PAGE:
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Mind the gap – rising tech skills shortage goes national

The UK’s tech industry is experiencing the highest skills shortages for more than a decade, with almost two thirds of CIOs (64%) reporting a shortfall of talent – which is impacting heavily on the most technology enabled cities and regions in the country.

The Harvey Nash/KPMG CIO Survey, the largest IT leadership survey in the world, reveals today (15th July 2019) that despite London (1st), Manchester (2nd) and Leeds (7th) featuring in the top ten best UK cities for digital technology in June[2], all are reporting major tech skills shortfalls.

The heat is off London but the North jumps over 20% in just two years

However, while almost two thirds of tech leaders in London (63%) are reporting shortages, this figure has remained stable over the last 12 months – as those reporting shortages in the North West (65%) and North East (63%) has continued to rise – jumping over 20% since 2017. This suggests that the pressure on finding tech skills in the capital has plateaued, but the intensity of the problem has now shifted north to cities like Manchester and Leeds.

Since 2017, when tech leaders based in London reported the highest scarcity in big data/analytics skills in the UK (42%), the capital (41% in 2019) has been overtaken by the North West (49%), which now tops the 2019 UK league table for its lack of big data/analytics specialists. Across the UK Harvey Nash estimates that a further 16,000 big data/analytics specialists are required to fill this growing skills gap.

Impact on the Northern Tech Powerhouse 

top three skills shortages in the North West and North East in 2019 were:

  • Big data/analytics – (49% in the North West/38% in North East)
  • Developers – (37% in the North West) and Technical architecture/Enterprise architecture / IT strategy – (32% in the North East)
  • AI/Cyber Security – (32% in the North West) and Automation robotics/Cyber security – (30% in the North East)

Albert Ellis, CEO of Harvey Nash, said:

“With technology developing at such a pace, supply just can’t keep up – with the most acute shortages at the top end, in advanced fields such as big data/analytics, cyber security, and AI. It is particularly worrying that Northern tech hubs like Manchester and Leeds have experienced greater rises in skills shortages than London, as these cities are often competing for talent that’s lured to the capital.”

Across the UK, the sector struggling most is transport/logistics where 76% of tech leaders said they are facing a critical skills shortage that is preventing their organisation from keeping up with the pace of change. The top band of companies, those with IT budgets of more than $250m, are also badly hit, with 74% reporting a critical shortage.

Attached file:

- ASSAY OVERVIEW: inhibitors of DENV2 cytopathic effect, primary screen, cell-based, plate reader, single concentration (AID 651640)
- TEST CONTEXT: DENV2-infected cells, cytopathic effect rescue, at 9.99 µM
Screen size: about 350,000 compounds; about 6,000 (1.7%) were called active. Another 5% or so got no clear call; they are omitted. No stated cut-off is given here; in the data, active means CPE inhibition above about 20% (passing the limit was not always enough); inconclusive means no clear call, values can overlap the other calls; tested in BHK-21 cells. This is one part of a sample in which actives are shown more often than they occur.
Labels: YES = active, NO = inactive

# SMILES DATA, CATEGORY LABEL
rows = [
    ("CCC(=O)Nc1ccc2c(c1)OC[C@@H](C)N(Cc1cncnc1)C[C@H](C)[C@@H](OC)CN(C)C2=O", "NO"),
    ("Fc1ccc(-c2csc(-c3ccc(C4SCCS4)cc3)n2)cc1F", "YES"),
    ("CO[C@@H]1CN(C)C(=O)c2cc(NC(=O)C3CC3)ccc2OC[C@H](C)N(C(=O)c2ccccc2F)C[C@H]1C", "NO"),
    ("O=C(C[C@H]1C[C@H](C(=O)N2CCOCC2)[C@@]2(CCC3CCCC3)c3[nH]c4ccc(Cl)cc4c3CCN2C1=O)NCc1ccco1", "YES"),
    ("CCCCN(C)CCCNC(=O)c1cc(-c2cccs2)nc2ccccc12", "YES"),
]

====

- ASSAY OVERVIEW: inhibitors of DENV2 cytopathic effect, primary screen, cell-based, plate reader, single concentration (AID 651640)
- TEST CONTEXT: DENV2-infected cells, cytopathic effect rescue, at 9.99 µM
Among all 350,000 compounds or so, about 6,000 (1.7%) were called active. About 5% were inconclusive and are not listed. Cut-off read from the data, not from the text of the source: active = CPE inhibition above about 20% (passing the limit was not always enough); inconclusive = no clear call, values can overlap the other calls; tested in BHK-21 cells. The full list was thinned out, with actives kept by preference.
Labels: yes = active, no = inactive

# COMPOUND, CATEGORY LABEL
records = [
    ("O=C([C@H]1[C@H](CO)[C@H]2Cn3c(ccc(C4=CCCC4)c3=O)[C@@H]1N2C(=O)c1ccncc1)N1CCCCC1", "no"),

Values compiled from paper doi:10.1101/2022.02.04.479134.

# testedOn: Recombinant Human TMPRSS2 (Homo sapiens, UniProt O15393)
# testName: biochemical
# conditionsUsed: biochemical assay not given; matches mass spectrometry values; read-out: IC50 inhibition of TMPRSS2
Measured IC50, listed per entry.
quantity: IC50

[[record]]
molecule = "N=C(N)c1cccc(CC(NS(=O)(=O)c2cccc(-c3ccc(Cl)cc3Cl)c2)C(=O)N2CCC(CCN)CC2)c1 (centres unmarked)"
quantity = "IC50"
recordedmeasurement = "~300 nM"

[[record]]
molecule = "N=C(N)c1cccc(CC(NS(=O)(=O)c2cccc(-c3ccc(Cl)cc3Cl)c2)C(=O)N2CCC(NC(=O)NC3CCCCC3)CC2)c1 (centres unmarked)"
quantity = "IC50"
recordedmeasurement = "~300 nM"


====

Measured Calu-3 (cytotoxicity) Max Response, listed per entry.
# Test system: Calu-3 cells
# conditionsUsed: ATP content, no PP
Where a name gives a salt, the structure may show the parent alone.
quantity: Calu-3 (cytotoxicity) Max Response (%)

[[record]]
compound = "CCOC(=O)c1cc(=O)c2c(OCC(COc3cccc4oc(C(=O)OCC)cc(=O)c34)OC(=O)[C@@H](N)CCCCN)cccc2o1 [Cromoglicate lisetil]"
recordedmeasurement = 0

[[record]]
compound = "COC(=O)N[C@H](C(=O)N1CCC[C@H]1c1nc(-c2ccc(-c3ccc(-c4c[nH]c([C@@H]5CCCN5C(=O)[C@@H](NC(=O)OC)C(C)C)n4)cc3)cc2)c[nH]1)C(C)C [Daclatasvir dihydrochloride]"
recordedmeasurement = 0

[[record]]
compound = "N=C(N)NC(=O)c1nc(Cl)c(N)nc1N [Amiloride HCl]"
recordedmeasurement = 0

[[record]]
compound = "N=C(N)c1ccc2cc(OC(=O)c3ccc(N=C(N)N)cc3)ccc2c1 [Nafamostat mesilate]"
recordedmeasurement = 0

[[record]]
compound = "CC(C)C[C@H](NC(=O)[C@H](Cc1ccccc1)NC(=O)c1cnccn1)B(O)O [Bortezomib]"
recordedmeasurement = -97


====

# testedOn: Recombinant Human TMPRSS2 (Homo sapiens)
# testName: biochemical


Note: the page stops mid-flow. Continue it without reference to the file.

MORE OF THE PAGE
Large corporates hardest hit

The CIO Survey also found that it’s the big corporates that are feeling the pressure most. Amongst businesses over 50 years old, 68% are facing a talent problem. Larger organisations with budgets over $250m also appear to be the least able to retain their staff for the duration they would like: only 19% retain key staff within their technology teams compared to 44% of smaller businesses with budgets of under $50m.

Albert Ellis, concluded:

“On a positive front, it is encouraging to see how the digital economy is developing outside London. But at the same time factors that we may have thought unique to London – overheating skills shortages – are also spreading. At some point all of the UK economy will be a digital economy and the government will need to find ways of spreading the value generated evenly. Across the UK, businesses face a challenge in turning these tech skills shortages around.

Large corporates in particular need to find solutions fast. We are seeing quite a profound generational shift in which Millennials are most interested in innovative projects and learning new skills, more so than in salary and job security. They are looking to work for enterprises that have a clear purpose, and many of them also care deeply about working for a business with strong ethical, environmental and sustainability credentials.

“As a result, smaller, younger companies are frequently a more attractive proposition to today’s wave of IT talent.”

[2] Published by Data City on 12th June 2019 –